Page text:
Another big enforcement issue is that laws regarding cyber-threats can vary greatly from one country to the next, despite the fact that an attack can cross national boundaries in an instant.
“In the United States, spamming has peaked, because now there is a possibility you could go to jail for it. Also in the United States, it’s legal to create a virus, due to First Amendment rights. It’s illegal, however, to release a virus here,” Perry says.
“In the Philippines, on the other hand, a guy named Onel DeGuzman admitted that he wrote the ‘I Love You’ virus because he hoped it would get him a job with a software company. His attempt didn’t work, because virus writing isn’t regarded as an advanced skill. Now DeGuzman is going to walk, since you can’t be prosecuted for viruses in the Philippines.”
Notes Ed Amoroso, information security officer, AT&T: “If you are a law enforcement agency, and you want to get information from China Telecom, for example, you’ll find that it’s much more difficult than it would be if you were dealing with an Internet service provider in the United States. There’s a different process, and it’s a lot more complex.”
In the technology arena, organizations should protect themselves all the way from network servers and equipment down to PC desktops. PCs should be outfitted with anti-virus software and personal firewalls. The anti-virus software should be kept up-to-date, according to IBM’s Raghaven.
Raghaven adds that, wherever possible, organizations should purchase products that conform to the latest releases of international security standards such as Common Criteria.
Many emphasize, however, that much of the technology currently available for “authenticating” Web visitors and message senders — or definitively establishing their identities and locations — is not nearly as effective as it should be right now.
“On the Internet, there is no unified authentication system at this point. Authenticated e-mail, on the other hand, has existed for a long time — but it hasn’t been very user-friendly up to now,” Moerha says.
Amoroso agrees that lack of effective authentication is a big deal. He goes further, however, to claim that just about all software available today contains security holes. As a result, AT&T has decided to step into the role of providing “safe connectivity” for businesses and government agencies, he says. Services include network monitoring, alerts and virtual private networks, in which “information flows, but it’s encrypted — or scrambled — from one end to the other.”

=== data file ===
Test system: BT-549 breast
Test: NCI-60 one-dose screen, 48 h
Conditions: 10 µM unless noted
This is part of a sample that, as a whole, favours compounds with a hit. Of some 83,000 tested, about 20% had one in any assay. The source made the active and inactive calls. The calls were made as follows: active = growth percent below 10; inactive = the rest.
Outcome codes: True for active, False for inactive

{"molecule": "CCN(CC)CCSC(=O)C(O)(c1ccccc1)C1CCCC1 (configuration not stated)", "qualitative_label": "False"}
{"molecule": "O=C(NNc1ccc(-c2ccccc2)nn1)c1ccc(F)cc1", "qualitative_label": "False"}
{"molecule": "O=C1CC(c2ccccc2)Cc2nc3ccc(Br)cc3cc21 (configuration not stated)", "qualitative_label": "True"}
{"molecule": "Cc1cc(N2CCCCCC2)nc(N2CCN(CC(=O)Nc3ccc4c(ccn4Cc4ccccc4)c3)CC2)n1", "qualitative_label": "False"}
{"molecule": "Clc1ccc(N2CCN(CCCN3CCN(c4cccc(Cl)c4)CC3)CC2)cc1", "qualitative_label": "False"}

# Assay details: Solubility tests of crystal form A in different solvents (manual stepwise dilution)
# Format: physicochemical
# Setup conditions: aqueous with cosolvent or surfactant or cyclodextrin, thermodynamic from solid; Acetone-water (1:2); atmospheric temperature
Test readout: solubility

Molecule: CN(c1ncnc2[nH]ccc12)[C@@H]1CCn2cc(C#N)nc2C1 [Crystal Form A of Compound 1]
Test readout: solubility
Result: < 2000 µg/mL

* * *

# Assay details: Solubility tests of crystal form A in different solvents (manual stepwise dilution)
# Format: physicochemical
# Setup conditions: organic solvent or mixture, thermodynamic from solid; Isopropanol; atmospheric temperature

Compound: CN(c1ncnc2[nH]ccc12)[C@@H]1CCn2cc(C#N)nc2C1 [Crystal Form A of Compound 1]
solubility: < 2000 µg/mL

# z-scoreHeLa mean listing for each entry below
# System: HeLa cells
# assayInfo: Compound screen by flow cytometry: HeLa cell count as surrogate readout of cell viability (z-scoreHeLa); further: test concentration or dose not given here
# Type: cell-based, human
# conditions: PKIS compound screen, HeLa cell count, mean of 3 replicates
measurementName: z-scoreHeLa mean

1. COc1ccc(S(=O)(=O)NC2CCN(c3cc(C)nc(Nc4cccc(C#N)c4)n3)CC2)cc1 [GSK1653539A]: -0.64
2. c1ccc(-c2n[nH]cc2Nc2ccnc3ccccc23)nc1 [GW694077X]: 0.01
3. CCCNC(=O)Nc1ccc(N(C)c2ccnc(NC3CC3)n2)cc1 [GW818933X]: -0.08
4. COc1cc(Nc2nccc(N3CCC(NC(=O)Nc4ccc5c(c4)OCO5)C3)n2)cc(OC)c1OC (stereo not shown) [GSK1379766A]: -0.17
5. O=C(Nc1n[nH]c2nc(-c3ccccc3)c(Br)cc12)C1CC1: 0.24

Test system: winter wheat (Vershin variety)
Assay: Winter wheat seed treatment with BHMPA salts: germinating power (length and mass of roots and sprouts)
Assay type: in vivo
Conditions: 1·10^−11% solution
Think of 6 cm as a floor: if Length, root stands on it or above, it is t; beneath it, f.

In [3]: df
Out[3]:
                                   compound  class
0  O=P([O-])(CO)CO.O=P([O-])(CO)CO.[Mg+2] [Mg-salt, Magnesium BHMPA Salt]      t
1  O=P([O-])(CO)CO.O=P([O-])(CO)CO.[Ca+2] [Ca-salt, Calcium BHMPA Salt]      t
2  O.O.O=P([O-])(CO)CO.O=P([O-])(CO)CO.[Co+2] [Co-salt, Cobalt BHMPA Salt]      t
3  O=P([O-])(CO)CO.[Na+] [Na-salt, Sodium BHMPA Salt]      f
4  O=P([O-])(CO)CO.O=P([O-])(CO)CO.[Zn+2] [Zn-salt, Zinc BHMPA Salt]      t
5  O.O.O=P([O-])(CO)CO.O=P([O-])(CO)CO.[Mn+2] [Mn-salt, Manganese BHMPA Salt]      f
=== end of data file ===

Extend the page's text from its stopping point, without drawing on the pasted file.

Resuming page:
Meanwhile, however, government agencies are indeed turning to the latest Internet tools to help fight terrorism and other crime in cyber-space and the physical world.
The State of Mississippi, for example, recently worked with IBM Global Services (IGS) to produce the Mississippi Automated System Project (ASP), an Internet-based mobile network for linking together local police departments and state and national criminal databases.
“All 22 DA (district attorney) districts have been connected together into a single case management system that includes all criminal records, even misdemeanors. If a policeman goes to an address on a domestic violence case, he’s going to know there was a previous arrest the next county over,” says Major Julian Allen, director of the Mississippi project.
“But as far as I know, nobody yet has really taken advantage of local databases on a state-to-state or national basis. All those guys who perpetrated the Sept. 11 attacks, for example, learned to fly in somebody’s local jurisdiction. Somebody at the local level might have wondered, ‘Why are they taking flight training here?’”